As the only viable threat to Voldemort’s dominion Harry and his allies are hunted vigorously by Bellatrix LeStrange (Helena Bonham Carter) and her goon squad of Death Eaters. The Boy Who Lived now fully grown and in more or less complete command of his powers is still no match England's nasally scourge. Labeled "Undesirable No. 1" by the Gestapo-like Ministry of Magic he's is forced to go on the lam where he labors along with Ron and Hermione to solve the riddle of Voldemort’s immortality.
For those not well-versed in Rowling’s source material the film’s opening act is a frustrating blur: After an all-too-brisk update on the bleak state of affairs in Hogwarts we are hastily introduced (or re-introduced) to a dozen or so characters the majority of whom are never seen again. A few even perish off-screen. Had we gotten a chance to get to know them we might be able to mourn them as our heroes do; instead we’re left racking our brains trying to recall who they were and how they figured in the plot.
Rowling's flaws as a storyteller — the over-reliance on deus ex machina devices (in this case we get both a doe ex machina and a Dobby ex machina) the ponderous downloads of information (not unlike those of that other uber-anticipated and somewhat overrated 2010 tentpole Inception) the annoying ability of characters to simply teleport (or "disapparate") away from danger etc. — are more evident in this film than in previous chapters. And rather than obscure these flaws director David Yates and screenwriter Steve Kloves both franchise veterans arguably amplify them.
What saves the film are Rowling's three greatest achievements: Harry Ron and Hermione who along with the actors who play them have evolved beyond the material. The film's narrative gains its emotional footing during the heroic threesome's exile ostensibly a series of camping trips — with tents and everything — during which they reflect on their journey together the challenge that awaits them and the sacrifices it will require. Though they occasionally verge on tedious these excursions into Gethsemane allow us precious quality time with these characters that we've grown to adore over the course of seven films even if the plaintive air is spoiled a bit by some rather puzzling attempts at product placement. In their rush to flee the Dementors and Death Eaters it seems that they at least took care to pack the latest in fall fashion:
As devout readers of Rowling's novels know all too well the only foolproof shield against Voldemort's minions is the Bananicus Republicum charm.
WHAT IT’S ABOUT?
Christine has a doting boyfriend a good job and much promise until she refuses to extend the overdue home loan of Mrs. Ganush a strange one-eyed Gypsy woman who literally begs to keep her residence of 30 years. The ambitious Christine doesn’t budge and the woman unleashes the horrendous curse of the Lamia on the unsuspecting banker turning her life into hell on Earth. When she goes to a psychic to reverse the curse her entire existence is turned upside down becoming a living nightmare with no light at the end of a very dark tunnel.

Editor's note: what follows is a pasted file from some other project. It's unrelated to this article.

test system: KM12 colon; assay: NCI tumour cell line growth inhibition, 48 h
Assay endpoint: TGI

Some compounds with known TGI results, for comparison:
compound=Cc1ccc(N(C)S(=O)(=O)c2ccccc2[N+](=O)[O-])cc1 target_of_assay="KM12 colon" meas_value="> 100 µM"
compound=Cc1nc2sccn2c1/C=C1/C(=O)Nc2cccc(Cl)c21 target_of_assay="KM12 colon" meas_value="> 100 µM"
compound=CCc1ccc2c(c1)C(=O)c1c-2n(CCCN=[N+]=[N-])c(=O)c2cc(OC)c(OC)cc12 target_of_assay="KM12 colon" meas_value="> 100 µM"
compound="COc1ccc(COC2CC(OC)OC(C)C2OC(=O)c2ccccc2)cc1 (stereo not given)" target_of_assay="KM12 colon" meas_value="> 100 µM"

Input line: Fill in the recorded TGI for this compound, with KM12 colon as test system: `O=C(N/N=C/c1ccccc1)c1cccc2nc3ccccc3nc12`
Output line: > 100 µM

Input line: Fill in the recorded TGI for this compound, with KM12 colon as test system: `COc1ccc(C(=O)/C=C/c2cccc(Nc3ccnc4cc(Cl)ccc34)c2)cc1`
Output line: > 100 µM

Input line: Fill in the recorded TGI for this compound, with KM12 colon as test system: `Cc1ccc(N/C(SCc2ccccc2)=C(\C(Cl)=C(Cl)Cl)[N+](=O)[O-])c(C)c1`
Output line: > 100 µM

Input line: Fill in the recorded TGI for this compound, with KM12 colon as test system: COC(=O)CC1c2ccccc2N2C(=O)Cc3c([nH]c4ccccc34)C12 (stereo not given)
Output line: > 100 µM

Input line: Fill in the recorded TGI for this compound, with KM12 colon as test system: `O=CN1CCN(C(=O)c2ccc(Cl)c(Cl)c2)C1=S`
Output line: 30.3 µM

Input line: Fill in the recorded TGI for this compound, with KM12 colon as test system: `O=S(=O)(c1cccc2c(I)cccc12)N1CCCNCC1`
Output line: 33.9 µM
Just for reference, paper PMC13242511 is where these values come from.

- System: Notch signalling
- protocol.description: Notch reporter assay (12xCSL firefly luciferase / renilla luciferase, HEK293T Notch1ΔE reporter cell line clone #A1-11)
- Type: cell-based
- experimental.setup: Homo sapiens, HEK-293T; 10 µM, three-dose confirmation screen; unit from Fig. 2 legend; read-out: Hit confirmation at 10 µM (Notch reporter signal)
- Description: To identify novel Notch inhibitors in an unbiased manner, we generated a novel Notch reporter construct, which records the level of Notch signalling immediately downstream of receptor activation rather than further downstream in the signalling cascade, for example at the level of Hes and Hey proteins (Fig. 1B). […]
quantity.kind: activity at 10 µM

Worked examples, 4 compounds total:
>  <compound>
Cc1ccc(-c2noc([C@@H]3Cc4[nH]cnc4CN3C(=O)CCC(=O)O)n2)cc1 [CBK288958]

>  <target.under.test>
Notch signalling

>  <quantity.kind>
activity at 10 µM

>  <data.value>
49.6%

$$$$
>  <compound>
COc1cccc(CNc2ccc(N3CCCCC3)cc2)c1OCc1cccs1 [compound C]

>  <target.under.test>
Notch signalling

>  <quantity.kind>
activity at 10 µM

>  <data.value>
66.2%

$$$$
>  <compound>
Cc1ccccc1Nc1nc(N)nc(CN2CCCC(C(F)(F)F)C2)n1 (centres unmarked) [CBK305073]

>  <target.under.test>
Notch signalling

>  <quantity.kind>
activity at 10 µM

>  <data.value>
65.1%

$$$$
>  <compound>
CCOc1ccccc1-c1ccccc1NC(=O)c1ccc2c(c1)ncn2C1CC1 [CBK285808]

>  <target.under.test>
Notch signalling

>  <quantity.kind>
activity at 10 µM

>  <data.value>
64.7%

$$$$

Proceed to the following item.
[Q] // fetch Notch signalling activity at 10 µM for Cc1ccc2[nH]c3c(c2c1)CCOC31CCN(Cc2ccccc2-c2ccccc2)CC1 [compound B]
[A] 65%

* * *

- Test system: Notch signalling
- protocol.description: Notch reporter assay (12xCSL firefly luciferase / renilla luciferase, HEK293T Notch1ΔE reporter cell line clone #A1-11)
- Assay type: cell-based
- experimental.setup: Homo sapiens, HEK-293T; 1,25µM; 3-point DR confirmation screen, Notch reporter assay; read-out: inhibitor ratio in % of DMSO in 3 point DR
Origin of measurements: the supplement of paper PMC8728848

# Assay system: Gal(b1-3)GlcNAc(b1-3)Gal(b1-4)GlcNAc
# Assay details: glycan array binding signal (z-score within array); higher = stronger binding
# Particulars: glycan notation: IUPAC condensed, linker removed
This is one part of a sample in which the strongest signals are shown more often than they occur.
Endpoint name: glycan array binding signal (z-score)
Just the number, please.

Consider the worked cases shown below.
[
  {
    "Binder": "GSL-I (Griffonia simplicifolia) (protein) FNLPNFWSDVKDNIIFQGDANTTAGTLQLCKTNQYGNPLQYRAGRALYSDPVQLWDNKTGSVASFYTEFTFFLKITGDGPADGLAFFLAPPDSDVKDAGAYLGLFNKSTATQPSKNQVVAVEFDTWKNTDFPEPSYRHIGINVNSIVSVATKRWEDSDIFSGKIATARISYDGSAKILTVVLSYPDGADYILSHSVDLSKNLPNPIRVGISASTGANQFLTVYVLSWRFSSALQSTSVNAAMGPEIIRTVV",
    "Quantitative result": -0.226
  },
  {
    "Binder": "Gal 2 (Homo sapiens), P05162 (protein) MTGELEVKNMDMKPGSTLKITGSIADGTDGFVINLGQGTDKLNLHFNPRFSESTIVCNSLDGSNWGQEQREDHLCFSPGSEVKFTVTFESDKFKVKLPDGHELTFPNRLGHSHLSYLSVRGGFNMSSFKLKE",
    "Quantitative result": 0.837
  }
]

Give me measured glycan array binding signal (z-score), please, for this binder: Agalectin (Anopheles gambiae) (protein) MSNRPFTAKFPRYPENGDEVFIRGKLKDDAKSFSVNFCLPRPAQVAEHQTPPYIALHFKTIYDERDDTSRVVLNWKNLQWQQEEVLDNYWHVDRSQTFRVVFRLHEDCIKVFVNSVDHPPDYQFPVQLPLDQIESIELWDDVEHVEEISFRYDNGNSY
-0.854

WHO’S IN IT?
As Christine Alison Lohman gets to chew the scenery like there’s no tomorrow. Living an actor’s dream Lohman gets under the skin of this wickedly cursed girl and gives it her all in one harrowing sequence after another. Justin Long has the standard thankless role of her understanding but perplexed and confused boyfriend. Playing it straight he basically stands on the sidelines watching his girlfriend go slowly mad. As Christine’s boss David Paymer is all business while Dileep Rao as the all-knowing seer Christine turns to in her most dire time of need is quite effective in a handful of scenes. Stealing the show lock stock and barrel though is unquestionably the veteran TV character actress Lorna Raver who is aptly named Mrs. Ganush she is stark-raving mad. The character is blissfully over-the-top (and then some) and Raver under mounds of scary-as-hell makeup hits it out of the park.
Returning to his celebrated roots in horror Spider-Man director Sam Raimi (The Evil Dead) is clearly in his comfort zone as he delivers one of the best examples of the genre seen in many years. Although some CGI trickery and puppetry is employed to full effect Raimi manages to get his best jolts with expert use of camera angles creeping shadows blowing wind strong visual flourishes amped up sound effects and a brilliantly vivid musical score from Christopher Young. Raimi shows today’s purveyors of “torture porn” you don’t need graphic violence to scare the crap out of an audience — just talent. Hitchcock would have approved.
The PG-13 rating probably forced Raimi’s hand in turning on the juice and REALLY dragging us through hell in a couple of scenes so we’re hoping there’s an uncut DVD special edition coming along eventually.
There are many to choose from including a classic dinner scene with the boyfriend’s parents but for pure intensity the initial bank and parking garage encounter between Lohman and Raver has lots of teeth (so to speak) and is still sending chills down our spine. Also the creepy use of a "nosey" fly pays dividends through the entire film for the ultimate audience freakout.
NETFLIX OR MULTIPLEX?
Drag yourself to a multiplex. A fright flick that is this much fun deserves to be seen in a packed theater.